House of Delegates candidates were asked the following questions by The Washington Post:
Spending: Governor Robb has announced a 5 percent across-the-board cut in state spending. Do you think that is needed and fair? If not, where would you cut state spending?
Taxes: Virginia generally is regarded as a low-to-moderate tax state. Are you happy with the way taxes are levied in the state? What changes would you favor in state and local taxes?
Legislation: Local governments must secure state legislation for most of their functions. What specific legislation would you introduce for your area? Robert E. Harris (R), (Incumbent), 46, of 4440 Glenn Rose St., Fairfax, a division director at Rockwell International Corp., has been a delegate since 1974. He is a member of the Appropriations Committee and transportation subcommittees. He also represents the House on the Metropolitan Council of Governments board.
Spending: As a member of the House Appropriations Committee, I am concerned over "selected" 5 percent cuts on Northern Virgina. The 5 percent reduction does not presently apply to aid to localities, roads, Medicaid or construction projects. It applies to state agency administrative accounts and state institutions. Most state agencies were manned at about 97 percent of appropriated funding levels at the start of the new state fiscal year on July 1. Thus, the reductions of 5 percent are against the increased funding over last year and appears to be reasonable at this point in time, except with regard to Northern Virginia Community College and George Mason University. The cuts by Gov. Robb on increases in state funding were the result of an anticipated $60 million revenue shortfall in this year's approximately $7 billion state budget. Gov. Robb is expected to report to the House Appropriations Committee in late September on Virginia's revised forecast.
Taxes: As a delegate for the last nine years, I have voted on many legislative initiatives dealing with taxation. The specific net reductions in tax burden to Virgina's general population in the last nine years is approximately $284 million per year as a result of General Assembly actions. I have voted to remove the sales tax on food in 1981 and also voted against a down-state legislative initiative to redistribute Northern Virgina income through higher state income taxes on Northern Virginians. This was the proposal to eliminate deductions for interest on home loans from the state in come tax and raise the tax rates on income brackets. In 1978, I cast the deciding vote on the House floor against raising the sales tax by 25 percent which included the tax on food. I have repeatedly voted against increases in the gas tax and strongly oppose a Northern Virgina payroll tax or local income tax. I support indexing of state income taxes.
Legislation: Changing the funding allocation for roads to more accurately reflect critical needs in growth areas like Northern Virgina is my first legislative priority. Although Fairfax County will receive an increase of $15 million above present funding allocations in the next two years for roads, still more funding is needed. Prince William County is receiving over a $10 million increase above current funding in the next two years. Remember, maintenance on current roads consumes a sizeable amount of state funding since many roads carry over 50,000 vehicles per day. Second, indexing of the state income tax is needed for Northern Virginians because with 25 percent of the state population, we contribute 33 percent of all revenue to the state from income tax and 38 percent from bracket creep. I will reintroduce the bill that I sponsored in 1981. Third, in my position on the powerful House Appropriations Committee, I will continue to support Northern Virginia's critical needs. Robert L. Thoburn (R), 53, of Compton Road, Clifton, is owner and administrator of the Fairfax Christian School. He was a member of the House of Delegates in 1978-80. A graduate of Muskingum College, he also has post-graduate degrees from Westminster Theological Seminary.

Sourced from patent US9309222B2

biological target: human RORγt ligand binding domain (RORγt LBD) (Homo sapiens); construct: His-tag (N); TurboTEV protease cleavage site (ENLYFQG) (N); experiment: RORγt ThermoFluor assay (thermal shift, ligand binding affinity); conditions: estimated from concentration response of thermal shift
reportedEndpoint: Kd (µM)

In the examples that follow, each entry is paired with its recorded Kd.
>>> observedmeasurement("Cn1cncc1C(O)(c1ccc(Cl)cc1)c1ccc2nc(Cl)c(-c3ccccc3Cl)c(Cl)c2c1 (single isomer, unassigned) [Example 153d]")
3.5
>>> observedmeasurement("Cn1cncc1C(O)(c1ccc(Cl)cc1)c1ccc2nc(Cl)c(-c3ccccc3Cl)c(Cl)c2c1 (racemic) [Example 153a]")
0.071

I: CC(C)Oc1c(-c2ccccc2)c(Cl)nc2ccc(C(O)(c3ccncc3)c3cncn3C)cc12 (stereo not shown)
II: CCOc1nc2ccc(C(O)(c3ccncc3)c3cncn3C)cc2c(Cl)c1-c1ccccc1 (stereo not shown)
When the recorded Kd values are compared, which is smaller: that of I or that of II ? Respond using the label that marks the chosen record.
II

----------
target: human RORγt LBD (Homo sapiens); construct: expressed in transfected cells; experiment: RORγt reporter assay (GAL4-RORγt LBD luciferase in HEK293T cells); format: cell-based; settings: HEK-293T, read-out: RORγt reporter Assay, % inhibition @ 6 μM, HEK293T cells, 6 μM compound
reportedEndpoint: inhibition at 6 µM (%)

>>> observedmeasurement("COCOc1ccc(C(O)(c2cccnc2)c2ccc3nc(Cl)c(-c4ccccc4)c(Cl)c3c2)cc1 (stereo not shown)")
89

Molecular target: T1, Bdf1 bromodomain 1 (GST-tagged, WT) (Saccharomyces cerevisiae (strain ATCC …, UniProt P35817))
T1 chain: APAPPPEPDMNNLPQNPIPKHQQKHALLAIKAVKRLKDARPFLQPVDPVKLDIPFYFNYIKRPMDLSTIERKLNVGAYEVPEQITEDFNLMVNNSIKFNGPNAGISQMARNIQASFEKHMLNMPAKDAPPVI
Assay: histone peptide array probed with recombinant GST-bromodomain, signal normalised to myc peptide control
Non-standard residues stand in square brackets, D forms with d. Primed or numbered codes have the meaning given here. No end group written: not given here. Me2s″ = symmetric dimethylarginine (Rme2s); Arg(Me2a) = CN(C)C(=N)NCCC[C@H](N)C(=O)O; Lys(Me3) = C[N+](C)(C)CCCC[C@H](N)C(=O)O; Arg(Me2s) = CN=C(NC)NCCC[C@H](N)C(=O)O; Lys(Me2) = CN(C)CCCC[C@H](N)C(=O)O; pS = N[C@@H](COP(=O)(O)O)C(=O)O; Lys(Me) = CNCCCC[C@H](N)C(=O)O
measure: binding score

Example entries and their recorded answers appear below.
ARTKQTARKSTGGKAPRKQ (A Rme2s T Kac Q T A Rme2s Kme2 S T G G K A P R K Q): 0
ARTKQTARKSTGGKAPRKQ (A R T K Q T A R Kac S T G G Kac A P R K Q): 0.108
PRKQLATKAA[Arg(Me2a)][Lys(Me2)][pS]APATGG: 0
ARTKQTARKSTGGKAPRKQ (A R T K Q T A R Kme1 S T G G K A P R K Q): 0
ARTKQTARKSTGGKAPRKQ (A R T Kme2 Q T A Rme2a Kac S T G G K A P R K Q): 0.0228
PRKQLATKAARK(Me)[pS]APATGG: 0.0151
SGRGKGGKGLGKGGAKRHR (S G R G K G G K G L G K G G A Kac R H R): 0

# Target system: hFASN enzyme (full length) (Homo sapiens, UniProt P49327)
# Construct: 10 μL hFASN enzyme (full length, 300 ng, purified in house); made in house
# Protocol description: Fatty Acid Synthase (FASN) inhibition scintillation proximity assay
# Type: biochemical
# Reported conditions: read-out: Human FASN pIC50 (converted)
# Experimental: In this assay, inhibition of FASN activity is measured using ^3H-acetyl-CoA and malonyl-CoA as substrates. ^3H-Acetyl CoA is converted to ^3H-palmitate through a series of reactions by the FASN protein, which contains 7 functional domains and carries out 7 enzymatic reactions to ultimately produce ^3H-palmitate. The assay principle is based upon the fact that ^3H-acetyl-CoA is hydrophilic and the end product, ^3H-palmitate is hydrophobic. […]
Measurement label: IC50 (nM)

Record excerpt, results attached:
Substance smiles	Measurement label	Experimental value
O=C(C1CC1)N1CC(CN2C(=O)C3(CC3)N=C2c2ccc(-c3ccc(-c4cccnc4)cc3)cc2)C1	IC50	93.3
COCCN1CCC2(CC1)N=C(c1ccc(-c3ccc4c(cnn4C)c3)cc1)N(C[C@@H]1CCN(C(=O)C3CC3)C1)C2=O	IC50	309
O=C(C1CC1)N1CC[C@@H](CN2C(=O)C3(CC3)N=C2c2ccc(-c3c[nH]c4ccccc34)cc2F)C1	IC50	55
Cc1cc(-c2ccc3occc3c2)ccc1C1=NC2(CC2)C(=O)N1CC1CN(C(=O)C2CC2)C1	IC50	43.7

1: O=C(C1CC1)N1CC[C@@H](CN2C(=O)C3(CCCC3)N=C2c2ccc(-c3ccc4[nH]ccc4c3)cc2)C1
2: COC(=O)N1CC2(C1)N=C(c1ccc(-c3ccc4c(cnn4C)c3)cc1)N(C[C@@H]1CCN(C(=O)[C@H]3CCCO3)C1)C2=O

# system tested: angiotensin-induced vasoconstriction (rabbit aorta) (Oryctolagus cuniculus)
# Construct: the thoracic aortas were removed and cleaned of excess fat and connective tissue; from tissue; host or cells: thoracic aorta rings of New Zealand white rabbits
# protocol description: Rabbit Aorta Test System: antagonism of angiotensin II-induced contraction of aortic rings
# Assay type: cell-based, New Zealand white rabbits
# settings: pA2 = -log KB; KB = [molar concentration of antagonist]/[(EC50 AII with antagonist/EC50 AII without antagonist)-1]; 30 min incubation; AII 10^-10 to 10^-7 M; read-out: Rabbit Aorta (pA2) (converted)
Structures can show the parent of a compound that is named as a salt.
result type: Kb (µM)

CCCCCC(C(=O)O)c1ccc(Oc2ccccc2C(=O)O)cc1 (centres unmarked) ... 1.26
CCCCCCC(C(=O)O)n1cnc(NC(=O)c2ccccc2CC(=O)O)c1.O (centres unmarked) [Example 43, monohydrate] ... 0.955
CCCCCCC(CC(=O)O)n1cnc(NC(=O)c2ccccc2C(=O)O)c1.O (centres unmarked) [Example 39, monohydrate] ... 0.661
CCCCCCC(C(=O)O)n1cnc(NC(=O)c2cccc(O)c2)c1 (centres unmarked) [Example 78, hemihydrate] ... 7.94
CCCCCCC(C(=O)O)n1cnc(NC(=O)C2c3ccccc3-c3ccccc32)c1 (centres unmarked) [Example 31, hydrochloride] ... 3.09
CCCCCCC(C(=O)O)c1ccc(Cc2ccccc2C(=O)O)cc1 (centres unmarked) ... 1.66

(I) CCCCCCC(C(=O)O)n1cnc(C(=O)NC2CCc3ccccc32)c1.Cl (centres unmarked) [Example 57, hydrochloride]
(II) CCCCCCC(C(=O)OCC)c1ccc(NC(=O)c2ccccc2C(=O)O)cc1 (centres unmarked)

Spending: The need for cuts in state spending will depend on the state of the economy. Hopefully it will improve in the coming months. There are times when governments have to trim spending just as families have to adjust their budgets to changing conditions. If Virginia needs to make cuts, I favor cutting the least critical areas rather than cutting essential services.
Taxes: Taxes are an increasing burden to Virginians, especially homeowners. I oppose state-mandated programs that localities are forced to finance, largely through increased property taxes. I oppose the sales tax on food and prescription drugs. I favor giving Virginians the right of initiative and referendum so the people have more say in government, including more control over taxes.
Legislation: I will work with local elected officials to obtain enabling legislation from the state so that local problems can be solved in Northern Virginia whenever possible. Legislation is needed to deal with the problems of growth and development. Legislation is also needed to cope with the increasing traffic on our congested roads. I will work to get a district highway office in Northern Virginia in order to serve this area more effectively.